The story, in case you're unfamiliar with Cobain's life , follows a young musician who, after having recently escaped a stint in rehab, spends his last days wondering his palatial estate, cooking macaroni and cheese, avoiding his hanger-on 'friends', and composing lonely, morose songs that cling to your memory long after the movie has ended. It's in these scenes that Michael Pitt, a singer himself, proves that he was the only and I mean ONLY choice for the role. Often under-appreciated (in The Dreamers and Hedwig & the Angry Inch) or overshadowed (particularly by Ryan Gosling's tour-de-force performance in Murder by Numbers), Pitt's finally allowed to shoulder a feature film and proves himself worthy of comparisons to James Dean and River Phoenix. If you're skeptical of that statement, just watch the way Pitt is able to convey so much through body posturing alone. His eyes obscured behind his greasy, golden locks for much of the film (with the exception of one particular scene where he's allowed to stare into the camera for seemingly an eternity), and his dialogue reduced to little more than incoherent mumbling, he still somehow manages to let us into the soul of the character. He's on screen for almost the entirety of the film and rarely shares a scene with any of his co-stars, but despite all these obstacles is still able to flesh out one of the best performances of the year.

My favourite scene in the movie is when Van Sant uses Boyz II Men video, 'On Bended Knee' to emphasize one's realization at the end of all hope. The lyrics in this song are of a man who wants to "go back to the way that things used to be." And he is begging and praying for that possibility. Through Van Sant's artistic license, the video suggests that he realized he was in trouble and wanted to return from the brink of destruction to a former good place, but had no one to help. Therefore, he continued composing his suicide note. Apparently, the Hollywood machine consumed him, feet first. Nevertheless, the thought of Cobain breaking down to a syrupy Boyz II Men song certainly doesn't cross my mind. But the scene work brilliantly.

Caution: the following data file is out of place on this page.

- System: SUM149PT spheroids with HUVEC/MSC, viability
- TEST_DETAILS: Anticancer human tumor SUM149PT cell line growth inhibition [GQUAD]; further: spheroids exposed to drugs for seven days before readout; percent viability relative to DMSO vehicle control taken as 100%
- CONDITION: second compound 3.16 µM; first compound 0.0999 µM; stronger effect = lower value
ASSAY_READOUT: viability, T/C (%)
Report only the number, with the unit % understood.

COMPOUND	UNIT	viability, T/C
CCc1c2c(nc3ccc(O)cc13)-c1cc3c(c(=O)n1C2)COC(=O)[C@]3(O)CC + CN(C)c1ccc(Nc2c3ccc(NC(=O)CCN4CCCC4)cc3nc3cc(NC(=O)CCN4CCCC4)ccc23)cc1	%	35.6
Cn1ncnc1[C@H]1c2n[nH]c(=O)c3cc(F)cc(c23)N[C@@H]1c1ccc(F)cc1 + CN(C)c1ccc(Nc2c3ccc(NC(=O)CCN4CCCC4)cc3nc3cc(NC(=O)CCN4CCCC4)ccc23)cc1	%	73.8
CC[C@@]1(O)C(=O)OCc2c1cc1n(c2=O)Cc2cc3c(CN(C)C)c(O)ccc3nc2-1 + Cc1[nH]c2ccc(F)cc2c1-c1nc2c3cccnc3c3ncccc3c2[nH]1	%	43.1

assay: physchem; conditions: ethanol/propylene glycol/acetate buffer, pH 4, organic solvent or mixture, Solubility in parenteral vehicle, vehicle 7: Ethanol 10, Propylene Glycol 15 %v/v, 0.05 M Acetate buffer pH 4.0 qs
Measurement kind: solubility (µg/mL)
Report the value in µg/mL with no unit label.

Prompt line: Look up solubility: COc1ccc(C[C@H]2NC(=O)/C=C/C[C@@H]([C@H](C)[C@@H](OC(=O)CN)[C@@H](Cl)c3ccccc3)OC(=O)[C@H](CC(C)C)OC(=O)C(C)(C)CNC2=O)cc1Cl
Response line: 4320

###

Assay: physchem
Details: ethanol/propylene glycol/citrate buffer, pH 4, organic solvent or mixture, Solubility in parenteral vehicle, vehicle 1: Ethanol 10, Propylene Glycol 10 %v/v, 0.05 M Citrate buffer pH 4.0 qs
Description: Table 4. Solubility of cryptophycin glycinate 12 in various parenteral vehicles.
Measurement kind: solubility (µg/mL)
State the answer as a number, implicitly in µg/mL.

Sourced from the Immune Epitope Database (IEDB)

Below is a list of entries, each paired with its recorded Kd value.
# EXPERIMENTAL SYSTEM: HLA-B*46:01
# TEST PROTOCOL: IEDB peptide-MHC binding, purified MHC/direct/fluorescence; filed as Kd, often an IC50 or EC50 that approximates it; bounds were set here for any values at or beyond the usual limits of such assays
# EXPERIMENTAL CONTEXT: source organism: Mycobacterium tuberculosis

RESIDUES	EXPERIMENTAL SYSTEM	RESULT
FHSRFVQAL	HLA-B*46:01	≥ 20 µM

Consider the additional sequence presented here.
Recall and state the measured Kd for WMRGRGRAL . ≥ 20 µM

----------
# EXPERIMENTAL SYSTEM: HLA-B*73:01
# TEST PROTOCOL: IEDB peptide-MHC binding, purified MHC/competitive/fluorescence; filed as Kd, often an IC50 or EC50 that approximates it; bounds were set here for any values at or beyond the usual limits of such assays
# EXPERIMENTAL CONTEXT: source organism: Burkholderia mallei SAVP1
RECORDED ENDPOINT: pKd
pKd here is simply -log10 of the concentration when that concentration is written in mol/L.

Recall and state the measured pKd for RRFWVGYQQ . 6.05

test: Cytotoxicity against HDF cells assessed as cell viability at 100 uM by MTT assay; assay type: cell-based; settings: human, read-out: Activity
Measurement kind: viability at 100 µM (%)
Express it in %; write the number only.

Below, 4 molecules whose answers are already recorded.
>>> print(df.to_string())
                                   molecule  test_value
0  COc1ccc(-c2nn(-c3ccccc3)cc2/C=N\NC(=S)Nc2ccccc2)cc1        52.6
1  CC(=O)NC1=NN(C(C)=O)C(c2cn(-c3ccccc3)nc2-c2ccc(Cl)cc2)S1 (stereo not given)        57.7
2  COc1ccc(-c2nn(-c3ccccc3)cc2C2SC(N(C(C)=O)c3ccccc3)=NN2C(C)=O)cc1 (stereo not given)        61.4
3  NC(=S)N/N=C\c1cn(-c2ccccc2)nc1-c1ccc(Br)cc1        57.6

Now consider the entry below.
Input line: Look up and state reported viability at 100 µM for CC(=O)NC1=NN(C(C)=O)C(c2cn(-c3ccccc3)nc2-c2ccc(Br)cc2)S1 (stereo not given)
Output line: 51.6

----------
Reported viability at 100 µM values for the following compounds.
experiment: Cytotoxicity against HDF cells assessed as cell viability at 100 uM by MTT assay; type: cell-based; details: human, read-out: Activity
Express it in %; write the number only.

Gus Vant Sant's Last Days is an interesting case study of one of rocks great personalities and innovators. I'm sure every single one of us who grew up listening to Nirvana and who are affected by their music (just like myself) will definitely want to see this movie, doesn't matter if the reviews were good or bad. Obviously, those expecting to be entertained are not, and those expecting 'insight' at very least will get that. Although, Cobain's greatness is debatable, his legacy will outlast debate, as his music and style defined youth and teenage angst for the 80s-90s. There always has been youthful angst, and there always will be, it's just that Nirvana excelled at defining its generation. In his life, Cobain railed against all that was phony and hyped; by crafting a visual poem resolutely defiant of rock star spectacle, Van Sant honors the late singer as sincerely as he can, by keeping it real.


  1. Zack said...

    Shoot, kau reviu dulu.
    Aku baru nak tgk, baru sampai part hero kita kencing kat creek tu, anak aku dah bising suruh pasang Shrek.

    Tension, tension.

    btw, kau dpt kat mana My Own Pivate Idaho? Huhu, Keanu + River Phoenix...sapa kata aku tak look forward???

  2. Edd Vedder said...

    aku baru aja abis edit post ni. Tiba-tiba dh ada satu komen. Interaktif betul ko zack, hehe.

    My Own Private Idaho, believe it or not aku ada dalam format VHS! hehe.. dah lama siot, klasik tu. Tapi aku ada download recently, but still not finished. Aku confirm takde jual kat Sg Wang.. hehe.

  3. fadz said...

    asia argento is in it? damn!!

  4. Edd Vedder said...

    haha..! aku mcm dah boleh agak itu akan menjadi reaksi utama kau bila baca review ni..

    Yupp.. Asia Argento was in it... most of the time in her underwear. hehe.

  5. Nadia said...

    hmmm..nengokkan goggles mamat ni, teringat kat aku punye dulu...;-)